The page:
Chronic diseases or conditions occur over a long time. For most people, developing a chronic disease means they will have the disease or condition for the rest of their lives or they will live with the long term impact of that disease or condition. Chronic disease is often preventable. Some chronic conditions can be delayed until much later in life. Living well with chronic conditions is achievable. Preventing the onset of a secondary chronic disease is desirable.

Chronic diseases include, but are not limited to: asthma, arthritis, cancer, diabetes, heart disease and stroke, overweight and obesity.

These conditions also cause major limitations in daily living for almost 1 out of 10 Americans or about 25 million people. Adopting healthy behaviors such as eating nutritious foods, being physically active and avoiding tobacco use can prevent or control the devastating effects of these diseases. (CDC, 2008)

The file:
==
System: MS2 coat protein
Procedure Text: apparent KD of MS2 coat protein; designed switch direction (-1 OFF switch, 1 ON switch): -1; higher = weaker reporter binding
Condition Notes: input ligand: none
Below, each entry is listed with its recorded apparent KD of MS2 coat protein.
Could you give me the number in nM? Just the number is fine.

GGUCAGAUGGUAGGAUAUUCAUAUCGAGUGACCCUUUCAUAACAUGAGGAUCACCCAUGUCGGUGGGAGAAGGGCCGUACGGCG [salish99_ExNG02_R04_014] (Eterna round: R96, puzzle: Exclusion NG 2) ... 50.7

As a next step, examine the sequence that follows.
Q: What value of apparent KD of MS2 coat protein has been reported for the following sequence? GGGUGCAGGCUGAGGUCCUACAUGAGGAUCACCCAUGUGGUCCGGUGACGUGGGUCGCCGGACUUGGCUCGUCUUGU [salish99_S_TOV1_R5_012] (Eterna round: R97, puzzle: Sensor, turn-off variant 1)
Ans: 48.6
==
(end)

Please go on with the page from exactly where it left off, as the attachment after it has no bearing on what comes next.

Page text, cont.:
Chronic diseases are the leading causes of death and disability in the United States. According to the Centers for Disease Prevention and Control, chronic diseases account for 70% of all deaths in the U.S. or 1.7 million people will die each year from a chronic disease.

The medical care costs of people with chronic diseases account for more than 75% of the nation's $2 trillion medical care costs. (CDC, 2008)

The costs of chronic disease and the impact of chronic disease prevention in the United States can be found here on the Centers for Disease Control web site. The burden of chronic disease in Massachusetts can also be found on the Centers for Disease Control web site.

This information is provided by the Division of Health Promotion and Disease Prevention within the Department of Public Health.